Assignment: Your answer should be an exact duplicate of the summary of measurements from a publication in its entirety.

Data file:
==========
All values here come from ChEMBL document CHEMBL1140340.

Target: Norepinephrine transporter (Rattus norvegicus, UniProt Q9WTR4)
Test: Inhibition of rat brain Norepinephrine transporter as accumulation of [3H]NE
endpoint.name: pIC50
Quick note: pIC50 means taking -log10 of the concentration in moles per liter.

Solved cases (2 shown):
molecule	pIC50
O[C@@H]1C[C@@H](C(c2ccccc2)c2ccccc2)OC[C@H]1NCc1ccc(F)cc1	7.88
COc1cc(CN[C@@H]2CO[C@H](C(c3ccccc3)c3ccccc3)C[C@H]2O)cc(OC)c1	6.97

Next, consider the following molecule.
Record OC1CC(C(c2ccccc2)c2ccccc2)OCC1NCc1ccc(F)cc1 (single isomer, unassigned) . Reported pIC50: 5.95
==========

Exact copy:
All values here come from ChEMBL document CHEMBL1140340.

Target: Norepinephrine transporter (Rattus norvegicus, UniProt Q9WTR4)
Test: Inhibition of rat brain Norepinephrine transporter as accumulation of [3H]NE
endpoint.name: pIC50
Quick note: pIC50 means taking -log10 of the concentration in moles per liter.

Solved cases (2 shown):
molecule	pIC50
O[C@@H]1C[C@@H](C(c2ccccc2)c2ccccc2)OC[C@H]1NCc1ccc(F)cc1	7.88
COc1cc(CN[C@@H]2CO[C@H](C(c3ccccc3)c3ccccc3)C[C@H]2O)cc(OC)c1	6.97

Next, consider the following molecule.
Record OC1CC(C(c2ccccc2)c2ccccc2)OCC1NCc1ccc(F)cc1 (single isomer, unassigned) . Reported pIC50: 5.95